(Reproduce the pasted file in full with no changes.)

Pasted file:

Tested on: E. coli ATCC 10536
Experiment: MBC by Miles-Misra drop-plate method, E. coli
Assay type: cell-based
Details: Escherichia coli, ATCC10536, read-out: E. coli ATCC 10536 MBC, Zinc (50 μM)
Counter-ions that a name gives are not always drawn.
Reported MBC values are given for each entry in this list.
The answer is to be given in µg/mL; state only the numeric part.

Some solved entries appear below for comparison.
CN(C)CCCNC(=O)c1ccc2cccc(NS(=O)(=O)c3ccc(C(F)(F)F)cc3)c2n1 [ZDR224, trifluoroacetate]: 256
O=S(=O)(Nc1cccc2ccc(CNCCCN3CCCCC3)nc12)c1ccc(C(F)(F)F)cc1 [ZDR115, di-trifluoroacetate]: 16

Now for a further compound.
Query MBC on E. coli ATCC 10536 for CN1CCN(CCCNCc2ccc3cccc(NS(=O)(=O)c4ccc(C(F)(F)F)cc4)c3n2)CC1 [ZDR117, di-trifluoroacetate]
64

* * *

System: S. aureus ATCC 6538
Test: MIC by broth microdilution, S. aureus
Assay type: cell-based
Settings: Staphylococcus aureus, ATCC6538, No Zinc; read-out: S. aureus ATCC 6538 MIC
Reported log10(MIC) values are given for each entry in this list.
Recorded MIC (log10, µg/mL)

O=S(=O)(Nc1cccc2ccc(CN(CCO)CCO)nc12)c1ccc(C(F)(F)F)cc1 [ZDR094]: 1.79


Tested on: E. coli ATCC 10536
Experiment: MBC by Miles-Misra drop-plate method, E. coli
Assay type: cell-based
Details: Escherichia coli, ATCC10536, read-out: E. coli ATCC 10536 MBC, Zinc (50 μM)
Counter-ions that a name gives are not always drawn.
Reported MBC values are given for each entry in this list.
The answer is to be given in µg/mL; state only the numeric part.

Some solved entries appear below for comparison.
CN(C)CCCNC(=O)c1ccc2cccc(NS(=O)(=O)c3ccc(C(F)(F)F)cc3)c2n1 [ZDR224, trifluoroacetate]: 256
O=S(=O)(Nc1cccc2ccc(CNCCCN3CCCCC3)nc12)c1ccc(C(F)(F)F)cc1 [ZDR115, di-trifluoroacetate]: 16

Now for a further compound.
Query MBC on E. coli ATCC 10536 for CN1CCN(CCCNCc2ccc3cccc(NS(=O)(=O)c4ccc(C(F)(F)F)cc4)c3n2)CC1 [ZDR117, di-trifluoroacetate]
64

* * *

System: S. aureus ATCC 6538
Test: MIC by broth microdilution, S. aureus
Assay type: cell-based
Settings: Staphylococcus aureus, ATCC6538, No Zinc; read-out: S. aureus ATCC 6538 MIC
Reported log10(MIC) values are given for each entry in this list.
Recorded MIC (log10, µg/mL)

O=S(=O)(Nc1cccc2ccc(CN(CCO)CCO)nc12)c1ccc(C(F)(F)F)cc1 [ZDR094]: 1.79